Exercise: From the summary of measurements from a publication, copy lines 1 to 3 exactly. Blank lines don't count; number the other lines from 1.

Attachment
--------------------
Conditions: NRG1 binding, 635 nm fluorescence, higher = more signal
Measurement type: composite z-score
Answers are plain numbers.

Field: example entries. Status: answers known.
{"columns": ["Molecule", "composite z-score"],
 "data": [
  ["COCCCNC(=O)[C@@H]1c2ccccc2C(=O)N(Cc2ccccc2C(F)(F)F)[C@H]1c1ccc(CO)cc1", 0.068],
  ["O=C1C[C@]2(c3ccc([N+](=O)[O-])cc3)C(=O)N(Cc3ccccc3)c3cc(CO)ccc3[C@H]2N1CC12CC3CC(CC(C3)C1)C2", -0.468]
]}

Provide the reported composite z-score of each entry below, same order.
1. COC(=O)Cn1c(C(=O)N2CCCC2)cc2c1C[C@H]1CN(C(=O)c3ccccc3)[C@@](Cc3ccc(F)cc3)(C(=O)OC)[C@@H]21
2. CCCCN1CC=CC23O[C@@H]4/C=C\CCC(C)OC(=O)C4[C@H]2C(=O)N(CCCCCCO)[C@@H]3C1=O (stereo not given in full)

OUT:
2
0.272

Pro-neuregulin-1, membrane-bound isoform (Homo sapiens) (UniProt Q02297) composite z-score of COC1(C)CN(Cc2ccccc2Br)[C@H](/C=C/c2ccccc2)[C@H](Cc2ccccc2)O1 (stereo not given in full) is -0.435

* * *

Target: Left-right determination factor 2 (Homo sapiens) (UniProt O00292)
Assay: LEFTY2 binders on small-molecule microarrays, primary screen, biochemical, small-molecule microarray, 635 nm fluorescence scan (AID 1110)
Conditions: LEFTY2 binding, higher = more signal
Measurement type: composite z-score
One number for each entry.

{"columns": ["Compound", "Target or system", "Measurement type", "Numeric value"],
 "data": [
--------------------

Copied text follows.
Conditions: NRG1 binding, 635 nm fluorescence, higher = more signal
Measurement type: composite z-score
Answers are plain numbers.